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Baseball -- that explains it all now

In case you missed it, Drayton McLane, the owner of the Houston Astros, became embroiled in a big controversy last week. McLane was accused of saying that Hispanics aren't smart enough to understand and follow baseball, but McLane -- and several eyewitnesses -- had a perfect explanation.

"I was talking about everybody," he said. "I've had lots in my family that I had to teach baseball to. It was never meant to be about Hispanics. It was meant for everyone."Maybe that explains why some of us have failed to fully appreciate baseball. Too dumb. McLane is right. Whether you're black, brown, white or just a fat, hairy guy in a Barcalounger, baseball IS difficult to truly understand and follow. I think you have to be George Will or Ken Burns or possibly Albert Einstein to really appreciate the game. Burns once called baseball "the American Odyssey . . . the Rosetta stone . . . a Blakean grain of sand that reveals the universe."

Wow, he sees all that? All I see are nine guys playing with a ball. Or spitting.

I guess baseball is much deeper than I ever suspected. Burns did a documentary on baseball that lasted 18 1/2 hours, whereas Carl Sagan needed only 13 hours to tell the story of the Cosmos. I can't think of one thing I could talk about for 18 hours, or even 13 hours. But if I could, I'm sure it wouldn't be baseball.

One of these days I want to sit down with McLane and have him teach me a few things about baseball, too (but I hope it won't take 18 hours). McLane supposedly said that baseball is a game of statistics and numbers and you have to read newspapers to absorb it all and really appreciate the game. I read newspapers -- I WRITE newspapers -- but apparently there are still some things I need explained.

I still don't see that "Blakean grain of sand that reveals the universe." When I watch a game, mostly what I see reveals the inside of my eyelids. I want to see the things that cause Mr. Will, the Newsweek columnist/nerd, to drone on and on, paragraph after paragraph, about the beauty and depth of the game through its endless supply of arcane numbers and stats.

There must be something to this game I'm missing. Apparently, the people in Hollywood get it. You can't swing a dead cat in a video store without hitting a baseball movie -- "The Natural," "Field of Dreams," "Angels in the Outfield" (old and new versions), "Little Big League," "Mr. Baseball," "Mr. Destiny," "Rookie of the Year," "Bull Durham," "Major League," "Major League 2," "The Babe," "The Sandlot," "Talent for the Game," "Slugger's Wife," the three "Bad New Bears" films, "A League of Their Own," "Eight Men Out," et al.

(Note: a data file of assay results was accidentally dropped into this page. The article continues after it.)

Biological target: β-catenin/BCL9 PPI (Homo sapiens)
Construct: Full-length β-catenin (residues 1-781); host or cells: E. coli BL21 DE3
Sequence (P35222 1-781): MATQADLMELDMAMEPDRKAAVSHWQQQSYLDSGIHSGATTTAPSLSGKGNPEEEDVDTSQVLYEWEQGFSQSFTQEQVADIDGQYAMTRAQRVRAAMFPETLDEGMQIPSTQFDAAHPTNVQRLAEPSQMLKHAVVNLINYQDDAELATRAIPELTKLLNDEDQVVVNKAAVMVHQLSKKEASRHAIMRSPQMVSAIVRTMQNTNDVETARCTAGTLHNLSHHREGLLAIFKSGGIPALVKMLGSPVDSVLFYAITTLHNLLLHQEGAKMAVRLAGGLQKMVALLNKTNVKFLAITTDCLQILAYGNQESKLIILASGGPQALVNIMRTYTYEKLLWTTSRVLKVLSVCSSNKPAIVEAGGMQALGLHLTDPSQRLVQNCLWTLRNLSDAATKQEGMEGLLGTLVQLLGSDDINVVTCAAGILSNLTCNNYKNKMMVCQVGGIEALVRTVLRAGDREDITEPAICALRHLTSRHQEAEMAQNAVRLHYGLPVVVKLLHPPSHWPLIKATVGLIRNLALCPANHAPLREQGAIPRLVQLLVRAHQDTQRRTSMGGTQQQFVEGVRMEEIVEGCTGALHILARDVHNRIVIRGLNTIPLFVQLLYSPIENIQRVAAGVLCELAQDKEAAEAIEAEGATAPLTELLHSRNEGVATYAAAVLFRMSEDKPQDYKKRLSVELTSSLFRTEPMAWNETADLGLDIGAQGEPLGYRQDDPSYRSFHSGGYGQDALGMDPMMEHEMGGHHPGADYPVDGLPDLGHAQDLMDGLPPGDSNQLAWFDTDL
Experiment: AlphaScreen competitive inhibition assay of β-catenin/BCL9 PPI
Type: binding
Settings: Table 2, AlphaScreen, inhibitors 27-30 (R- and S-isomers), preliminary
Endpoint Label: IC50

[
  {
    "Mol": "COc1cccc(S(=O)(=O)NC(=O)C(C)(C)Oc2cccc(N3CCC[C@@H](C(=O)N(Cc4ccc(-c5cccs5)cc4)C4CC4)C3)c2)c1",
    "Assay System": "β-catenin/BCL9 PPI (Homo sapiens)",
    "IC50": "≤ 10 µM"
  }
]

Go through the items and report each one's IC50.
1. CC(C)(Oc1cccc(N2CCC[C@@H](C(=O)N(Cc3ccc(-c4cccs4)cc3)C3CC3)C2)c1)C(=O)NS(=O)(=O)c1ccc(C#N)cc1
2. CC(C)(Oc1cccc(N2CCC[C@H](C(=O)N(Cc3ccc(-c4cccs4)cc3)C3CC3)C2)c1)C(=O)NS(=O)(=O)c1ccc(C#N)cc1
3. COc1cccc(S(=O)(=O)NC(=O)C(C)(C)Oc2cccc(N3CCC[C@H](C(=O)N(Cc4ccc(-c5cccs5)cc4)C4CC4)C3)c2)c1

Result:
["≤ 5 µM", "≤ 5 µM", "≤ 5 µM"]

We won't even get into baseball books.

If McLane is to be believed, there are a lot of us who are just too dumb to understand baseball. It's a complicated, highly intellectual game. I know it is for me. I know, for instance, that a base runner runs from home plate to first base, then from first base to second base, but I can never remember which base comes next. I leave balks, infield fly rules and Rosetta stones to guys like Burns and McLane.

If I could sit with McLane, I would have him explain a few things about baseball:

-- Why organ music? Organ music at the ballpark in and of itself is not a bad thing. It's terrible. And it got even worse when, as columnist Scott Ostler once wrote, somebody decided to start paying the organist by the note. If I want organ music, I'll go see the Mo Tabs. By the way, if the CIA ever needs a new form of torture, here's a suggestion: the Mexican Hat Dance. Play that a few hundred times and, trust me, you'll get what you want.

-- Those high-level meetings on the mound between the coach and pitcher -- what's that about? The girl in the fourth row?

-- Why do umpires get to make up their own rules, whether it's creating their own strike zone or suddenly deciding to watch a TV replay to correct a call? What do they think this is, the NBA?

-- Why do managers and coaches wear uniforms? Just in case they have to pinch hit?

-- Spitting? What is that about? I haven't seen this many loogies since high school gym class.

-- Why the urge toward food nicknames? Pitches are "cheese" or "stinky cheese," base runners get caught in pickles and grand slams are salamis, as in "Back to the wall, get out the rye bread and mustard, grandma, it's grand salami time," which is how Dave Niehaus, the voice of the Mariners, calls them.

Are they playing baseball or building a sandwich? McLane's got a lot of explaining to do.